SLRP: LXVI. On Various Aspects Of Virtue (Part 1: 1 – 9)

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Seneca,

The discussion of virtue is one which is interesting.  It’s difficult sometimes to grok the concept.  Like your example of a household or person being dyed in the quality of virtue, our modern conception of virtue is dyed in the Abrahamic context of the previous two millennia.

The Stoic position of a hard binary between virtue and vice, with no admission of progress is a tough hurdle.  It also seems to belie the experience of most folks.  We can see changes in our thinking, our actions, our intent.  We can see how we handle impressions differently.  Yet, this is no progress?

We can see ourselves renouncing the apparent goods of the world, with our attentions focused on what’s “up to us.”  Yet, this is no progress?

I see your point that what is perfect cannot be made better, and if better occurs, it’s because some defect was present — but here eve we see a change towards the good.  Why not call this progress?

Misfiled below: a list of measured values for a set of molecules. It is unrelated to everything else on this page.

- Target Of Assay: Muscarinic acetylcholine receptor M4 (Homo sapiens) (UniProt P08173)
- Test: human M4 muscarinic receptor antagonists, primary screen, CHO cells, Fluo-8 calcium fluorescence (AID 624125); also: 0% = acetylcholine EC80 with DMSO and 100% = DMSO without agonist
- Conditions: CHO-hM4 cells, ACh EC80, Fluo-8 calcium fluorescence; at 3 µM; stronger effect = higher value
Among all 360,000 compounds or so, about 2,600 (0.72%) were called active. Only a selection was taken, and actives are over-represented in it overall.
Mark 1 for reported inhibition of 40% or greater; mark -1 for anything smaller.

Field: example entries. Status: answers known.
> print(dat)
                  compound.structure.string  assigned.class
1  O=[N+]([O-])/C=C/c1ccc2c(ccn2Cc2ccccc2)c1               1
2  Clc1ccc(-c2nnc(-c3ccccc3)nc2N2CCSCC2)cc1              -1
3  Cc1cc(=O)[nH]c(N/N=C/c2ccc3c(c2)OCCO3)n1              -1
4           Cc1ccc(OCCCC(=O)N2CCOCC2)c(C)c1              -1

The lack of progress produces a sense of urgency, but the non-Sage sometimes likes gold stars for good work, and a pat on the end.  Of course, the Sage would not need these things…

Farewell.

 


Part of Michel Daw’s Reading Plan of Seneca’s Letters.

One thought on “SLRP: LXVI. On Various Aspects Of Virtue (Part 1: 1 – 9)

  1. I also read this letter recently—it’s worth noting that Marcus also uses the metaphor of “dyeing cloth” in in Meditations, 5.16.

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